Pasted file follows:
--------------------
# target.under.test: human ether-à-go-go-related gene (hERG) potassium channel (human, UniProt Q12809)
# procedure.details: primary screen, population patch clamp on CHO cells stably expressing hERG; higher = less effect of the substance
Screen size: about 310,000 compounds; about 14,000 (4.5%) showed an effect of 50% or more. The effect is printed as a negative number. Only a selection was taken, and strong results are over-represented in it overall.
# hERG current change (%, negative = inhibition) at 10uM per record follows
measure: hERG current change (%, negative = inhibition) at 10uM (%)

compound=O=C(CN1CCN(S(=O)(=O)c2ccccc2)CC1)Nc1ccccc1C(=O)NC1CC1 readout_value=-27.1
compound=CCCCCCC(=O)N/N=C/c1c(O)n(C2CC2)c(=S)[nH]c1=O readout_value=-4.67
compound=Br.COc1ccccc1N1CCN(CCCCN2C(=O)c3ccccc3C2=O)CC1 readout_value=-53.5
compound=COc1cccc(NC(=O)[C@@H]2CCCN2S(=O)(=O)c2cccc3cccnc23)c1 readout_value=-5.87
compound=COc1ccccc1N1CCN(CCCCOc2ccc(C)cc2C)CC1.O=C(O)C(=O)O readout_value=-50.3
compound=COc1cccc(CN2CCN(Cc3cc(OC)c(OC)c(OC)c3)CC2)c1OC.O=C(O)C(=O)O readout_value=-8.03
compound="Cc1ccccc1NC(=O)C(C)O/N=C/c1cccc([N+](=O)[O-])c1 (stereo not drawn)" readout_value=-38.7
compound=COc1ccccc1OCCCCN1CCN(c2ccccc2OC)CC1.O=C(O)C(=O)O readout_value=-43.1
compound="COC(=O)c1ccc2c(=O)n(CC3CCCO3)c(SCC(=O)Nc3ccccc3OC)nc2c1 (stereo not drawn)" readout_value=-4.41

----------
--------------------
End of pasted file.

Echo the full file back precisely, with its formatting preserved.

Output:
# target.under.test: human ether-à-go-go-related gene (hERG) potassium channel (human, UniProt Q12809)
# procedure.details: primary screen, population patch clamp on CHO cells stably expressing hERG; higher = less effect of the substance
Screen size: about 310,000 compounds; about 14,000 (4.5%) showed an effect of 50% or more. The effect is printed as a negative number. Only a selection was taken, and strong results are over-represented in it overall.
# hERG current change (%, negative = inhibition) at 10uM per record follows
measure: hERG current change (%, negative = inhibition) at 10uM (%)

compound=O=C(CN1CCN(S(=O)(=O)c2ccccc2)CC1)Nc1ccccc1C(=O)NC1CC1 readout_value=-27.1
compound=CCCCCCC(=O)N/N=C/c1c(O)n(C2CC2)c(=S)[nH]c1=O readout_value=-4.67
compound=Br.COc1ccccc1N1CCN(CCCCN2C(=O)c3ccccc3C2=O)CC1 readout_value=-53.5
compound=COc1cccc(NC(=O)[C@@H]2CCCN2S(=O)(=O)c2cccc3cccnc23)c1 readout_value=-5.87
compound=COc1ccccc1N1CCN(CCCCOc2ccc(C)cc2C)CC1.O=C(O)C(=O)O readout_value=-50.3
compound=COc1cccc(CN2CCN(Cc3cc(OC)c(OC)c(OC)c3)CC2)c1OC.O=C(O)C(=O)O readout_value=-8.03
compound="Cc1ccccc1NC(=O)C(C)O/N=C/c1cccc([N+](=O)[O-])c1 (stereo not drawn)" readout_value=-38.7
compound=COc1ccccc1OCCCCN1CCN(c2ccccc2OC)CC1.O=C(O)C(=O)O readout_value=-43.1
compound="COC(=O)c1ccc2c(=O)n(CC3CCCO3)c(SCC(=O)Nc3ccccc3OC)nc2c1 (stereo not drawn)" readout_value=-4.41

----------